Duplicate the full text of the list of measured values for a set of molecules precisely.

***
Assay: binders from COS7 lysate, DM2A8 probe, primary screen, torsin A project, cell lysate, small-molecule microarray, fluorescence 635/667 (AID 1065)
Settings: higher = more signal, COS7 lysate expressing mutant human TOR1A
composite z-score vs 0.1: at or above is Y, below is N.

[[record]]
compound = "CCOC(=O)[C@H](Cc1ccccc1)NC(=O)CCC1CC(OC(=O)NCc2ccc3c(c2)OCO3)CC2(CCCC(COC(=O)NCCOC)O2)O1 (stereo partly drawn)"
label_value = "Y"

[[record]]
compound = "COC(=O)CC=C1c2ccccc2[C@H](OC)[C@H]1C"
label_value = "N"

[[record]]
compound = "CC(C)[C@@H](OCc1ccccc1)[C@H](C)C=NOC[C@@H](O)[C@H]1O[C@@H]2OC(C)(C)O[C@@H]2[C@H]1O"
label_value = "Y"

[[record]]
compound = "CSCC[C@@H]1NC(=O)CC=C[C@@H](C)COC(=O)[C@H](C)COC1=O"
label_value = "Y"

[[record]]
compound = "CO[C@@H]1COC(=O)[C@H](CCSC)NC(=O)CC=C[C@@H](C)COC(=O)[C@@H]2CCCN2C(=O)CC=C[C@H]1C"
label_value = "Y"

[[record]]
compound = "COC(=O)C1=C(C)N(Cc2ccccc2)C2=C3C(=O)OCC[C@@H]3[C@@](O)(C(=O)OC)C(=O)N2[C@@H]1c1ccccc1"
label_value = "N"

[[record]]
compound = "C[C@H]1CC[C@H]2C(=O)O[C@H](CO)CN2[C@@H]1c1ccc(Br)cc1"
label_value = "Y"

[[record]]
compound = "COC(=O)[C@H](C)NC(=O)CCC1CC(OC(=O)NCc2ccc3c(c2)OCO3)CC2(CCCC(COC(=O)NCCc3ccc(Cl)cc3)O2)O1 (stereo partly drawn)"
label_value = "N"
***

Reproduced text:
Assay: binders from COS7 lysate, DM2A8 probe, primary screen, torsin A project, cell lysate, small-molecule microarray, fluorescence 635/667 (AID 1065)
Settings: higher = more signal, COS7 lysate expressing mutant human TOR1A
composite z-score vs 0.1: at or above is Y, below is N.

[[record]]
compound = "CCOC(=O)[C@H](Cc1ccccc1)NC(=O)CCC1CC(OC(=O)NCc2ccc3c(c2)OCO3)CC2(CCCC(COC(=O)NCCOC)O2)O1 (stereo partly drawn)"
label_value = "Y"

[[record]]
compound = "COC(=O)CC=C1c2ccccc2[C@H](OC)[C@H]1C"
label_value = "N"

[[record]]
compound = "CC(C)[C@@H](OCc1ccccc1)[C@H](C)C=NOC[C@@H](O)[C@H]1O[C@@H]2OC(C)(C)O[C@@H]2[C@H]1O"
label_value = "Y"

[[record]]
compound = "CSCC[C@@H]1NC(=O)CC=C[C@@H](C)COC(=O)[C@H](C)COC1=O"
label_value = "Y"

[[record]]
compound = "CO[C@@H]1COC(=O)[C@H](CCSC)NC(=O)CC=C[C@@H](C)COC(=O)[C@@H]2CCCN2C(=O)CC=C[C@H]1C"
label_value = "Y"

[[record]]
compound = "COC(=O)C1=C(C)N(Cc2ccccc2)C2=C3C(=O)OCC[C@@H]3[C@@](O)(C(=O)OC)C(=O)N2[C@@H]1c1ccccc1"
label_value = "N"

[[record]]
compound = "C[C@H]1CC[C@H]2C(=O)O[C@H](CO)CN2[C@@H]1c1ccc(Br)cc1"
label_value = "Y"

[[record]]
compound = "COC(=O)[C@H](C)NC(=O)CCC1CC(OC(=O)NCc2ccc3c(c2)OCO3)CC2(CCCC(COC(=O)NCCc3ccc(Cl)cc3)O2)O1 (stereo partly drawn)"
label_value = "N"